Bones and All

Review by Eve Smith

I’m in a constant state of fear when I eat alone. It’s not the fact of being solitary, but there’s something desperately vulnerable about being walked in on in such a primal state. All pretence goes out the window; you have no choice but to eat. 

We’re introduced to the world of Bones and All (2022, Luca Guadagnino) with the tired framework of an overprotective father (André Holland) and out-of-the-picture mother (Chloë Sevigny). In a new school and wanting to make friends, sleepy Maren (Taylor Russell) sneaks out to a sleepover. Then she bites one of her friend’s fingers off. 

From there we’re in Indie coming-of-age free fall. This is because Maren was born with the semi-vampiric, fully-genetic, uncontrollable urge to kill and eat the people she feels connected to. This leads her to wandering hopelessly across middle-America and reckoning with the moral and social consequences of her affliction. She learns how to sniff out other people like her, and comes to hang around with seemingly effortlessly-cool love interest Lee (Timothee Chalamet).

An uncomfortable intimacy plagues the film. We catch a glimpse through the door frame of creepy Sully, in a skin-crawling performance by Mark Rylance, hunched on all fours in his tighty-whities, feeding on a dying woman, and we want to look away. Not because we’re squeamish, but because we’re embarrassed. Guadagnino disturbs the vulnerability lying just under the surface of our basest desires and toys powerfully with the hot potato of consent.

The film builds an electric tension that quietly unsettles. A breakfast scene with the kind of reverb a Rice Krispies ad would be proud of, immediately follows one where the feeders crunch down on flesh. The setup of a roster of cannibals feels like a one-way ticket to falling headlong into the depraved cinematic iceberg. But somehow, in Bones and All’s refreshing take on whether anyone can be inherently good or bad, the film comes back to a wholesome place. Guadagnino allows these two young people, born with a horrible thing out of their control, the sympathy that they can both be doing bad and also be a victim in it all too. The film’s ‘feeders’ are given the ‘Frankenstein snowflake’ treatment where the question is raised of where responsibility lies. The story becomes less concerned with how stomach-churning the next reveal can be, than in unpacking how Maren and Lee can find a way to live with the unthinkable.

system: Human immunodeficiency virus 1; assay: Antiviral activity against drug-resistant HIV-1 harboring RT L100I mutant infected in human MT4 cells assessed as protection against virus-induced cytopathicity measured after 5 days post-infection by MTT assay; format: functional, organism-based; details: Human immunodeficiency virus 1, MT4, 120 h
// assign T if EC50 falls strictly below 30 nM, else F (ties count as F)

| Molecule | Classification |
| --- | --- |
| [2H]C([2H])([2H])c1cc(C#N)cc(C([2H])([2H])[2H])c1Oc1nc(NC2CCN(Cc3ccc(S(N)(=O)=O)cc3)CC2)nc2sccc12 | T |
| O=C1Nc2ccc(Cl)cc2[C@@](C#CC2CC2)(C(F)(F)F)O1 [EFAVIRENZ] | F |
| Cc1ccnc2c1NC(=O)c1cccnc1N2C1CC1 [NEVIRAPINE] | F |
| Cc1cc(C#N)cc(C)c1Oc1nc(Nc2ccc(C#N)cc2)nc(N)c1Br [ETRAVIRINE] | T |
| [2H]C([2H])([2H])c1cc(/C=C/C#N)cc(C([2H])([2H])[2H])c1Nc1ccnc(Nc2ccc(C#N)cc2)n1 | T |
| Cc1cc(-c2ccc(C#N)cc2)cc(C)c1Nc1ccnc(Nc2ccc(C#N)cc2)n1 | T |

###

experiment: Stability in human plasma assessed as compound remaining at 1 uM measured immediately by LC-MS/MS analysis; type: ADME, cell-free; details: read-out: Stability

Bones and All takes the lead of directors like Jordan Peele, who embrace the full disturbing potential of the genre, by intermeshing it with society’s existing evils. The societal underbelly of feeders touches on race, gender and sexuality without becoming glib. Everyone who has the desire to ‘feed’ is white, except mixed-race Maren. In one of the most chilling scenes, Maren and Lee sit around a fire with two crass older feeders and one of them (a cop) is revealed to be killing and eating people purely for entertainment. Maren is rightfully unsettled. But does the motivation behind a bad act make it any worse if the outcome is ultimately the same? It’s this that our protagonist has to come to terms with. Meeting others like her for the first time means finally getting to fully see herself. And, spoiler alert, it isn’t pretty. 
Ultimately, Bones and All is a road trip movie about finding your place in a fucked-up world. It beautifully crystallises around the parallel reality that falling in love also means allowing your own shortcomings to be seen, as much as it means picking these ‘icks’ out in others. Its gore toes the line between being both engaging, and gratuitous, but in the end, it emotionally enriches a story that’s fundamentally about letting yourself vulnerable. Guadagnino fleshes out what it means to see, and be seen warts, and bones, and all.

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